• Birth year of John Wilkinson is 1800.

  • Birthplace of John Wilkinson is Georgia.

  • Birthplace of John Wilkinson's father is North Carolina.

  • Birthplace of John Wilkinson's mother is North Carolina.

  • Birthplace of John Wilkinson's brother is South Carolina.

  • The family will probably be found in the 1820 federal census of South Carolina, since the brother was born there. This could lead to new county records to search.

  • The published surname collections for Arkansas, South Carolina, and North Carolina should be searched for the surname "Wilkinson."

Using the results of one search will guide you to more searches. Once you have determined just what new information you have, you can set about considering new sources for extending your family lines further.

Step 8: Organize and Reorganize

Finally, to benefit from this new information, you must place it in context with all the other facts. This is most simply accomplished by using a computer, because you can insert new information at the appropriate point in the chronology without retyping documentation and research notes. Then you can "reorganize the information" based on new information.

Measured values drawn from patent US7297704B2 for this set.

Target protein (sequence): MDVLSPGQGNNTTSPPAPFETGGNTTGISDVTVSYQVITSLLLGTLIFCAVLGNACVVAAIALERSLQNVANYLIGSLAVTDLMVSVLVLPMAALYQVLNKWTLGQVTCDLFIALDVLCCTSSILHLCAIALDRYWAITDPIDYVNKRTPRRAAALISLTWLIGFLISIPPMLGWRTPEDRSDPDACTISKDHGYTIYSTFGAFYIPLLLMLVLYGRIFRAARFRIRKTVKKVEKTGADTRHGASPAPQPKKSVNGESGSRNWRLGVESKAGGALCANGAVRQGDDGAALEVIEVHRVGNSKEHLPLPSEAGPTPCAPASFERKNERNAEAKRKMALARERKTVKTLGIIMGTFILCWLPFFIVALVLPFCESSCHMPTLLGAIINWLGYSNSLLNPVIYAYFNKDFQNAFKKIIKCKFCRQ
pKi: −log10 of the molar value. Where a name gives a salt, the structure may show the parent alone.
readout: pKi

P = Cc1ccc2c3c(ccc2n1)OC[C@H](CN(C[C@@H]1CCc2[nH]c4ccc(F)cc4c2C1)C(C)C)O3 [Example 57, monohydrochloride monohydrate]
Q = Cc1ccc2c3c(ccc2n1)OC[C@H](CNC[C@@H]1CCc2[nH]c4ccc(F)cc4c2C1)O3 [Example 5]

For example, data fields can also be quickly updated to allow for such things as corrected dates, places and family connections from your family letters or census findings. A good genealogy computer program also aids in your analysis because it can search all notes for elusive clues such as, "Was the man listed as a witness also listed as a neighbor in a previous state, or later as a spouse of a direct, or collateral line person?"


Setting a new goal will require another cycle of knowing what sources are available to obtain a goal, which sources to use due to availability and usability, and how to go about obtaining the sources.

About the Author
Karen Clifford is an Accredited Genealogist, an instructor in an Associates Degree program in Library Science-Genealogy and Computers at Hartnell College (Salinas, California) and Monterey Peninsula College (Monterey, California), and the Founder and President of Genealogy Research Associates, Inc. She has authored several family histories and textbooks including Genealogy & Computers for the Complete Beginner; Genealogy & Computers for the Determined Researcher; Genealogy & Computers for the Advanced Researcher; and Becoming an Accredited Genealogist.

Karen currently serves as Vice-President of the Federation of Genealogical Societies (FGS) and Vice-President of the Utah Genealogical Association (UGA). She is a member of the California State Genealogy Alliance, the Association of Professional Genealogists, the National Genealogical Society, and the New England Historic Genealogical Society. In 1998 and 1999, Karen served as Director of UGA's Salt Lake Institute of Genealogy. She has received several awards for her volunteer work in the genealogy community including the FGS Award of Merit and the FGS Outstanding Delegate Award.

This article is an excerpt from her book Genealogy, the Internet, and Your Genealogy Computer Program, published by the Genealogical Publishing Company.